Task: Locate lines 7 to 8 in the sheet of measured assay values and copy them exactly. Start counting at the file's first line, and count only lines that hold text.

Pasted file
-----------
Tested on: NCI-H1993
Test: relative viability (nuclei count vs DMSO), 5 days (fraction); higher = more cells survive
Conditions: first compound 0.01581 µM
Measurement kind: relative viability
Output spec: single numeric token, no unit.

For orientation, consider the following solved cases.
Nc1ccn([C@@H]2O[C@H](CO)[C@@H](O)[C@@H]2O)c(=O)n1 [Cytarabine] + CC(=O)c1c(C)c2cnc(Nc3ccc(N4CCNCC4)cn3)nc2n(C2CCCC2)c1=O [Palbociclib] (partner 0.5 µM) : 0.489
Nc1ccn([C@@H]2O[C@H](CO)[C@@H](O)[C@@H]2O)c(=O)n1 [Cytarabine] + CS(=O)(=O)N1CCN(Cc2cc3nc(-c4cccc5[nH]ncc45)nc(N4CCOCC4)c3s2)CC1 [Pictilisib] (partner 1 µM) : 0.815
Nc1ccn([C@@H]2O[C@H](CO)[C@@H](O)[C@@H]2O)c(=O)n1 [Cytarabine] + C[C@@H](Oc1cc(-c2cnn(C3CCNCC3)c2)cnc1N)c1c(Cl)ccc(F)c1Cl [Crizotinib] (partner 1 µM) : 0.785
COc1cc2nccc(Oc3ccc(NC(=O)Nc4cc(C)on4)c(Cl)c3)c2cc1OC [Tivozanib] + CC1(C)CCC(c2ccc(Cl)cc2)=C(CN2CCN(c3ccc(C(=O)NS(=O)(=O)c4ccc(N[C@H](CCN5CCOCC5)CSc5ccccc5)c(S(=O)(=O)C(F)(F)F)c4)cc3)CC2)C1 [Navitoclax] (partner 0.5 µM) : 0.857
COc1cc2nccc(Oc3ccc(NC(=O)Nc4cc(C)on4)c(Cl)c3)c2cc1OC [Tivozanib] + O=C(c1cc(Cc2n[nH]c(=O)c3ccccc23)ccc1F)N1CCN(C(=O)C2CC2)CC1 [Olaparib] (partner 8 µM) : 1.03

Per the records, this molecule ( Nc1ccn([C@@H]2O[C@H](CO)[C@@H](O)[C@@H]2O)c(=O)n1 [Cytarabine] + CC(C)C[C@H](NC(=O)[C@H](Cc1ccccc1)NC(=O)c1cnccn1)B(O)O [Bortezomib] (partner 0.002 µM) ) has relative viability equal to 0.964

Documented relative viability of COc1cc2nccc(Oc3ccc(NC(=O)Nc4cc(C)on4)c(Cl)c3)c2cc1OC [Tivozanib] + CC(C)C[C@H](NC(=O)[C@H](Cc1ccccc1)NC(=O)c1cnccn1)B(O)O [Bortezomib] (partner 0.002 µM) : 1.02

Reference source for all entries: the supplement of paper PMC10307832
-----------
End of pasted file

Nc1ccn([C@@H]2O[C@H](CO)[C@@H](O)[C@@H]2O)c(=O)n1 [Cytarabine] + CC(=O)c1c(C)c2cnc(Nc3ccc(N4CCNCC4)cn3)nc2n(C2CCCC2)c1=O [Palbociclib] (partner 0.5 µM) : 0.489
Nc1ccn([C@@H]2O[C@H](CO)[C@@H](O)[C@@H]2O)c(=O)n1 [Cytarabine] + CS(=O)(=O)N1CCN(Cc2cc3nc(-c4cccc5[nH]ncc45)nc(N4CCOCC4)c3s2)CC1 [Pictilisib] (partner 1 µM) : 0.815